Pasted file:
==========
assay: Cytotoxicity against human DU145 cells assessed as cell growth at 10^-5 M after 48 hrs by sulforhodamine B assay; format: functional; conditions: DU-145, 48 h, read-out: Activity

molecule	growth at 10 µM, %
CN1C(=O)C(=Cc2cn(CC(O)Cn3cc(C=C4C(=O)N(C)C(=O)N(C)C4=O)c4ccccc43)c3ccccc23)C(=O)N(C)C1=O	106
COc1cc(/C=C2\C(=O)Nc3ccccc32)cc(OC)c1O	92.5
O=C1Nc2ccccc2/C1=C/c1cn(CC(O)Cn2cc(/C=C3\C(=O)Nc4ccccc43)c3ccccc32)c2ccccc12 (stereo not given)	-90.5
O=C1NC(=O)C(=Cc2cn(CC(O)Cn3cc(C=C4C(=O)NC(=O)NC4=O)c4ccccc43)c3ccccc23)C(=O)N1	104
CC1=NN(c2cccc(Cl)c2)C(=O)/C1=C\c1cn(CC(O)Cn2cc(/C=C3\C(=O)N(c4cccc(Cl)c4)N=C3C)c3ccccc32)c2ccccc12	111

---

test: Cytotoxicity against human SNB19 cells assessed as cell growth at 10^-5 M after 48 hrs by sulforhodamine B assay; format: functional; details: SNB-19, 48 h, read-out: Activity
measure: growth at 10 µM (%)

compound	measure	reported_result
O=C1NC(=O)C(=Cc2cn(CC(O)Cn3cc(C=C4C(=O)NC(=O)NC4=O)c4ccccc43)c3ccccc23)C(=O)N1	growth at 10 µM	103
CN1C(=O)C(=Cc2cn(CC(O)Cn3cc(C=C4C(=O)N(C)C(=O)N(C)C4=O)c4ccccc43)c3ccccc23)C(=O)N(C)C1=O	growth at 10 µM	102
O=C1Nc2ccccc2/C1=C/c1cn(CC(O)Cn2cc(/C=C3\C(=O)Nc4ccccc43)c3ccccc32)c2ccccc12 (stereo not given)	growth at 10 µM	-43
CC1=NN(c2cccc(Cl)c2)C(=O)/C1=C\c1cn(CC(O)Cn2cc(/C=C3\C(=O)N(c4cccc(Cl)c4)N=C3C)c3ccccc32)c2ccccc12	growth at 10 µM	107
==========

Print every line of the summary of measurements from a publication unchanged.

assay: Cytotoxicity against human DU145 cells assessed as cell growth at 10^-5 M after 48 hrs by sulforhodamine B assay; format: functional; conditions: DU-145, 48 h, read-out: Activity

molecule	growth at 10 µM, %
CN1C(=O)C(=Cc2cn(CC(O)Cn3cc(C=C4C(=O)N(C)C(=O)N(C)C4=O)c4ccccc43)c3ccccc23)C(=O)N(C)C1=O	106
COc1cc(/C=C2\C(=O)Nc3ccccc32)cc(OC)c1O	92.5
O=C1Nc2ccccc2/C1=C/c1cn(CC(O)Cn2cc(/C=C3\C(=O)Nc4ccccc43)c3ccccc32)c2ccccc12 (stereo not given)	-90.5
O=C1NC(=O)C(=Cc2cn(CC(O)Cn3cc(C=C4C(=O)NC(=O)NC4=O)c4ccccc43)c3ccccc23)C(=O)N1	104
CC1=NN(c2cccc(Cl)c2)C(=O)/C1=C\c1cn(CC(O)Cn2cc(/C=C3\C(=O)N(c4cccc(Cl)c4)N=C3C)c3ccccc32)c2ccccc12	111

---

test: Cytotoxicity against human SNB19 cells assessed as cell growth at 10^-5 M after 48 hrs by sulforhodamine B assay; format: functional; details: SNB-19, 48 h, read-out: Activity
measure: growth at 10 µM (%)

compound	measure	reported_result
O=C1NC(=O)C(=Cc2cn(CC(O)Cn3cc(C=C4C(=O)NC(=O)NC4=O)c4ccccc43)c3ccccc23)C(=O)N1	growth at 10 µM	103
CN1C(=O)C(=Cc2cn(CC(O)Cn3cc(C=C4C(=O)N(C)C(=O)N(C)C4=O)c4ccccc43)c3ccccc23)C(=O)N(C)C1=O	growth at 10 µM	102
O=C1Nc2ccccc2/C1=C/c1cn(CC(O)Cn2cc(/C=C3\C(=O)Nc4ccccc43)c3ccccc32)c2ccccc12 (stereo not given)	growth at 10 µM	-43
CC1=NN(c2cccc(Cl)c2)C(=O)/C1=C\c1cn(CC(O)Cn2cc(/C=C3\C(=O)N(c4cccc(Cl)c4)N=C3C)c3ccccc32)c2ccccc12	growth at 10 µM	107